Madres adolescentessignificados y experiencias

  1. Gabriela Henríquez Valencia
Supervised by:
  1. Juana Macías-Seda Director
  2. Eugenia Gil García Director

Defence university: Universidad de Sevilla

Year of defence: 2016

  1. Carmen González Canalejo Chair
  2. Joaquín Salvador Lima-Rodríguez Secretary
  3. Isabel Balza Committee member
  4. Carmen Álvarez Nieto Committee member
  5. José Luis Sarasola Committee member

Type: Thesis

Teseo: 428013 DIALNET lock_openIdus editor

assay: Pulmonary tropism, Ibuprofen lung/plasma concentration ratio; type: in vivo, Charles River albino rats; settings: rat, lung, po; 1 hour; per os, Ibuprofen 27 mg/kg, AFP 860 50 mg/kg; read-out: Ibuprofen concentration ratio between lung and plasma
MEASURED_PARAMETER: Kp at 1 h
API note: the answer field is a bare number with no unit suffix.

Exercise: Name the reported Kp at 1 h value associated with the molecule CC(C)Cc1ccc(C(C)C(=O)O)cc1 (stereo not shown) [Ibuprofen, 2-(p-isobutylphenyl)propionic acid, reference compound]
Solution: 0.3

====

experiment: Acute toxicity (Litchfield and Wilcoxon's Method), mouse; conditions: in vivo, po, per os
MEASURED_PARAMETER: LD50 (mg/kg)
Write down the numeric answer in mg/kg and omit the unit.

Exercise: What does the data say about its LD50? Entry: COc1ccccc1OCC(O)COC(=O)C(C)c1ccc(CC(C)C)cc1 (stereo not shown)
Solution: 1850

Introduction: Despite sexual and reproductive health policies to prevent early unplanned pregnancies, the number of teenage pregnancies in recent years has not been reduced significantly in our region, and this has great implications on young mothers. Some of the consequences are school dropouts, forced or early romantic relationships, as well as poor access to employment. These unfavourable conditions are greatly due to the clear division in tasks assigned to men and women, where the women are responsible for childcare and housework, following the traditional role of a full---time mother. Objectives: To analyse from a gender perspective, the origin, meaning and consequences of maternity through the narratives and life experiences of teenage mothers. Methods: Qualitative study. The sample included 20 teenagers between the ages of 14 and 19, living in different rural and urban areas in the province of Seville. The sample size was determined by data saturation and the data collection method was in---depth interviews using a semi---structured script. The first phase of data analysis was performed using the NUDIST---VIVO software, a very useful tool for categorising, coding and analysing interviews. Subsequently, the narrative of the young mothers was analysed in order to interpret the motherhood process from a feminist perspective and to explain the cultural and social significance of motherhood and how they manage their motherhood duties. Results: A middle---low or low socioeconomic background is an influential factor in the sample, insofar as it is usually a precedent or determinant of other risk factors. Poverty is related to low education levels and a lack of personal life plans because it limits access to qualifications (like higher education). Another common factor is that these young women sense a lack of watchfulness from their parents, especially regarding schedules and duties, in families that were either formed by teenage mothers or had some type of conflict after divorce or with absent parents. The family households of the interviewees have an asymmetric distribution of domestic chores with a clear sexist and stereotyped pattern. The main duties outlined by the teenagers are related to childcare and domestic chores, with a clear division of the duties assigned to men and women. The relationships these teenagers have with their partners are governed by an idealized understanding of romantic love and are marked by a strong emotional dependence, which makes them very disadvantaged after maternity. The roles of the couple fall under a sexist paradigm that assigns the teenage women a submissive role. It is noteworthy that maternity is planned by eight of the twenty interviewees. Furthermore, there are four women that express it was something they desired subconsciously. The most common reasons for this were the desire to consolidate their romantic relationship and the lack of a life plan. For the rest of the teenagers (the youngest in particular), maternity was unplanned and a consequence of the lack of family planning agreement and negotiation with their partners under a stereotyped perspective, justifying the non---use of contraception as a way of giving themselves more affectionately and showing emotional trustfulness towards the men. The "good mother" role model is perceived by the teenagers as a natural ability and they relate this mainly with meeting the basic needs of their children. There are two narratives regarding motherhood: in the first we see the prevalence of sacrifice and that the pregnancy was a strategy in the search of a life plan; the other narrative, where maternity was unplanned, is to delegate childcare onto their family members, who are also women. Conclusion: These teenagers perceive maternity as a complex process resulting in several disadvantages for them, simply for being women. The consequences of the pregnancy are an excess of responsibilities, dropping out of school and not taking part in leisure activities common to their age group. They also admit to having more responsibilities and care duties than the fathers of their child. Regarding their personal life plans, we observe two narratives. One is marked by the exclusive and preferential interest in taking care of the child, accepting an intensive motherhood with the sole role of mother caretaker and a stereotyped perception of gender roles. The other group acknowledges the possibility and advantages of continuing to study and to enter the job market, although they don't have clear strategies on how to achieve this. Therefore, we think that in order to reduce the problems encountered by teenage mothers, we should confront those sexist beliefs that serve as a base to arguments supporting the differences between men and women, as well as address the consequences that those beliefs have on the sexist roles and stereotypes.